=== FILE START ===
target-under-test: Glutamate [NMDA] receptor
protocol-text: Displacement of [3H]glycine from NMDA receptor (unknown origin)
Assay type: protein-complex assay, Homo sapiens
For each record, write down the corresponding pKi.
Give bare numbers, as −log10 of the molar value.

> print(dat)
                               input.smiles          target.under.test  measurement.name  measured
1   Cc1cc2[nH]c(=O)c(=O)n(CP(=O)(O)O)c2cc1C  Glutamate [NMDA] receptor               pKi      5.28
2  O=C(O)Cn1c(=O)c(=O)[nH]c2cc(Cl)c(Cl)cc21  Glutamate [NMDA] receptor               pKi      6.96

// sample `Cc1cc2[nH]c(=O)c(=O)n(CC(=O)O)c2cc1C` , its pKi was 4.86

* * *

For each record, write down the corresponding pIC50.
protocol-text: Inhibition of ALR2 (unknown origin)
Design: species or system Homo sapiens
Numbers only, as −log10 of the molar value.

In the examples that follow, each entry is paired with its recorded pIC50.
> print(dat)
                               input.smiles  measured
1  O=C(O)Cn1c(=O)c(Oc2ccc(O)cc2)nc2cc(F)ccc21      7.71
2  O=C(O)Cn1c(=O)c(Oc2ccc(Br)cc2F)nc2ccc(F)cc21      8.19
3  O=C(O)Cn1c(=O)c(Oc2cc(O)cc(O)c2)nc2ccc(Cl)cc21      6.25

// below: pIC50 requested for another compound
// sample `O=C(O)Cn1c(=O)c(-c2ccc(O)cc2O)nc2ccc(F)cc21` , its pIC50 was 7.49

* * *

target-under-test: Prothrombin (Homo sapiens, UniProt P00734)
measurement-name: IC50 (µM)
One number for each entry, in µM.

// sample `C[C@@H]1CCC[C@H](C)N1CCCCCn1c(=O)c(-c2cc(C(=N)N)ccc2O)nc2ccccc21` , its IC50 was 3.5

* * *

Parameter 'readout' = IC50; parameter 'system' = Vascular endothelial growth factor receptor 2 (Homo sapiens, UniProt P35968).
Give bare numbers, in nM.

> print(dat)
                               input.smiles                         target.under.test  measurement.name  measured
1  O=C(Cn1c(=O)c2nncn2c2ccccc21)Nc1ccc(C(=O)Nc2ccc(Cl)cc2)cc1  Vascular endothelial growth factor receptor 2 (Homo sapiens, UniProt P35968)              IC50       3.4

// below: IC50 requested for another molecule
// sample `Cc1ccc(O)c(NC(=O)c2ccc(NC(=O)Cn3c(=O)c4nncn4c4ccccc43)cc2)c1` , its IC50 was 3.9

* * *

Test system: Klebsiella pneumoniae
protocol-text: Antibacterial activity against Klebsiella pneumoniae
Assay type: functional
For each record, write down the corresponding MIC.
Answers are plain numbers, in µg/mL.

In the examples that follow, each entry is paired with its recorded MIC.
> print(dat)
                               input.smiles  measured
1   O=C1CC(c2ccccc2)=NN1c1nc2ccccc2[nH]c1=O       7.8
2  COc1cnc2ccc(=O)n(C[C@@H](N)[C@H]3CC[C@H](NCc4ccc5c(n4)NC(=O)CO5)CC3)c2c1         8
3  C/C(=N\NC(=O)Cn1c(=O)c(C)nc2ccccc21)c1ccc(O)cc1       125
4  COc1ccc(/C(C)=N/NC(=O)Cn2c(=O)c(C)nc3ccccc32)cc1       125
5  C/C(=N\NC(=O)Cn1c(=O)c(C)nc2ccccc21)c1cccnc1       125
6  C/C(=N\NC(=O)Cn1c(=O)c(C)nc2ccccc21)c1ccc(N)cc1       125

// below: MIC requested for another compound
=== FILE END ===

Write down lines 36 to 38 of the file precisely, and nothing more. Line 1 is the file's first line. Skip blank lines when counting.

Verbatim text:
// sample `Cc1ccc(O)c(NC(=O)c2ccc(NC(=O)Cn3c(=O)c4nncn4c4ccccc43)cc2)c1` , its IC50 was 3.9

* * *

Test system: Klebsiella pneumoniae